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 English Idioms and Idiomatic Expressions 

Idioms Body:  Eyes, Eyebrows and Eyelids
from: 'apple of your eye'   to:  'up to your eyes'

  • apple of your eye
    • A person, usually a child, who is the apple of your eye is one for whom you have great affection.
      "My grandson is the apple of my eye."

  • in the blink of an eye
    • If something happens in the blink of an eye, it happens nearly instantaneously, with hardly enough time to notice it.
      "The pickpocket disappeared in the blink of an eye."

  • catch someone's eye
    • If someone catches your eye, you find them attractive.
      "The pretty girl near the door caught his eye."

  • half an eye
    • If you have or keep half an eye on something, you watch it without giving it your full attention.
      "She kept half an eye on the TV screen while she was preparing dinner."

  • (have) eyes in the back of one's head
    • If someone has eyes in the back of their head, they are very observant and notice everything happening around them.
      "You need to have eyes in the back of your head to look after young children."

  • (have) eyes like a hawk
    • A person who has eyes like a hawk, or who is hawk-eyed, is very observant and notices everything that happens.
      "Nobody gets away with stealing in this shop - the store detective has eyes like a hawk!"
      "If you play golf with Andy, you’ll never lose your ball – he’s got eyes like a hawk!"

  • in the eye of the storm
    • A person or organisation who is in the eye of the storm is deeply involved in a difficult situation which affects a lot of people.
      "The minister was often in the eye of the storm during the debate on the tax reform."

  • in one mind's eye
    • If you can visualise something, or see an image of it in your mind, you can see it in your mind's eye.
      "I can see the village in my mind's eye but I can't remember the name."

  • in the twinkling of an eye
    • The expression 'in the twinkling of an eye' means 'very fast' or 'instantaneously'.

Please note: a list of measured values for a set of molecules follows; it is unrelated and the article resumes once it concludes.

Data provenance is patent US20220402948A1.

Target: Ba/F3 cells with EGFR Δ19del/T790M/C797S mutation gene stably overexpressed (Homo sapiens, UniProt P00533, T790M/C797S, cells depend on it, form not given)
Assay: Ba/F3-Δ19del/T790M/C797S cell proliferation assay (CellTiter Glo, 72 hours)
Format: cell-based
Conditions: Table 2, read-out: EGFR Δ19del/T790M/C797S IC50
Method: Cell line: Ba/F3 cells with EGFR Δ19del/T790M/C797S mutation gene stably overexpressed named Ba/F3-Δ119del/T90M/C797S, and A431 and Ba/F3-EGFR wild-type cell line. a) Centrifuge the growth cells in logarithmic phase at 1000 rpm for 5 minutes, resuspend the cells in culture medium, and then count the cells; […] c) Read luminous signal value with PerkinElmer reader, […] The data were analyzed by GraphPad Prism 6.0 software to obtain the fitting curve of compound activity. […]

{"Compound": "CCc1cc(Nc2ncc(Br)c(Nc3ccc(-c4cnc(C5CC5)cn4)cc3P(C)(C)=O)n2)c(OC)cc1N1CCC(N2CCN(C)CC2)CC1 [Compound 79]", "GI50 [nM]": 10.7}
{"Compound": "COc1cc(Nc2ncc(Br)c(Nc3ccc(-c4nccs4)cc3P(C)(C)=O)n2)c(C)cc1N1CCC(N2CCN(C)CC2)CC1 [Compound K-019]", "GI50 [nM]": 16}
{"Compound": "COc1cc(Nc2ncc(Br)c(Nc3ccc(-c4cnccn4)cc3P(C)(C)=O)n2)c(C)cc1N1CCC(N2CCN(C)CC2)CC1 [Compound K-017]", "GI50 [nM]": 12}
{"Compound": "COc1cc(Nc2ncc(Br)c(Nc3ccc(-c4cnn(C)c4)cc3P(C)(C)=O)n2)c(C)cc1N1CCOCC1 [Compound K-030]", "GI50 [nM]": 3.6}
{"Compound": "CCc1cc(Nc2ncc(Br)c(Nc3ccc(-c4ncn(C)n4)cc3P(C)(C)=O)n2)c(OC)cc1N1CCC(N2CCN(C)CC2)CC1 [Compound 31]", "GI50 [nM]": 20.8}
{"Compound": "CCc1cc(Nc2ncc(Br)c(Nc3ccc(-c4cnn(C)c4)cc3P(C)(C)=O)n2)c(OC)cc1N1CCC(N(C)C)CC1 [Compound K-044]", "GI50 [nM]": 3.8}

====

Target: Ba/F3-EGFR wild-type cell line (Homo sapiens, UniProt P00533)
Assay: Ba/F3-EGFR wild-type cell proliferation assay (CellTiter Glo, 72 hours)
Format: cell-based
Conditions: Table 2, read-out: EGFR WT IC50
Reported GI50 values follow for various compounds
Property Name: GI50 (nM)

"Public opinion can change in the twinkling of an eye."

  • look someone in the eye
    • If you look someone in the eye, or eyes, you look at them directly so as to convince them that you are telling the truth, even though you may be lying.
      "He looked the boss in the eye and said he had noticed nothing unusual."

  • more than meets the eye
    • This expression means that something is more complicated or more interesting than it first appears.
      "They say it's just a disagreement, but we think there's more to it than meets the eye."

  • one in the eye
    • If an event or development is an unexpected disappointment or defeat for someone, you can say that it is one in the eye for that person.
      "My promotion was one in the eye for my ambitious colleague."

  • see eye to eye
    • If you see eye to eye with somebody, you agree with them.
      "I'm glad we see eye to eye on the choice of colour scheme."

  • spit in someone's eye
    • If you spit in someone's eye, you treat that person with disrespect or contempt.
      "Your father raised you as best he could. Don't start spitting in his eye."

  • turn a blind eye
    • If you turn a blind eye to something, you pretend not to notice what someone is doing.
      "The old man turns a blind eye when he sees children taking apples from his garden."

  • before your very eye
    • If someone does something before your very eyes, they do it in front of you, without attempting to hide what they are doing.
      "He took the rubbish and, before my very eyes, he threw it into the neighbour's garden!"

  • eagle eyes
    • Someone who has eagle eyes see or notices things more easily than others.
      "Tony will help us find it - he's got eagle eyes!"

  • eyes like a hawk
    • If you've got eyes like a hawk, you have extremely good eyesight and notice every detail.
      "Of course Dad will notice the scratch on his car - he's got eyes like a hawk."

  • eyes on stalks
    • If your eyes are on stalks when you look at something, they are wide open with surprise or amazement.
      "The child's eyes were on stalks as he watch the magician's performance."

  • eyes wide open
    • If you do somethingwith your eyes (wide) open, you are fully aware of what you are doing.
      "I took on the job with my eyes wide open so I'm not complaining."

  • feast one's eyes on (something)
    • If you feast your eyes on something, you are delighted and gratified by what you see.
      "As he drove along the coast, he feasted his eyes on the beautiful scenery."

  • lay/set/clap eyes on
    • If you lay/set/clap eyes on someone or something, you look at or see them.
      "I've heard of him but I've never clapped eyes on him."

  • (a) sight for sore eyes
    • The expression 'a sight for sore eyes'refers to a person or thing that you are happy to see.
      "Sam! You're a sight for sore eyes! I haven't seen you in a long time!"

  • raise eyebrows
    • Someone who raises their eyebrows at something shows surprise or disapproval by the expression on their face.
      "When the boss arrived in jeans, there were a lot of raised eyebrows."

  • not bat an eyelid
    • To say that someone does not bat an eyelid means that they do not seem shocked or surprised, nor are they nervous or worried. They show no emotion.
      "When the sentence was pronounced, the prisoner didn't bat an eyelid."

  • up to your eyes
    • Someone who is up to their eyes is extremely busy doing or dealing with something.
      "We can't ask Amanda to help. She's up to her eyes with the wedding arrangements."

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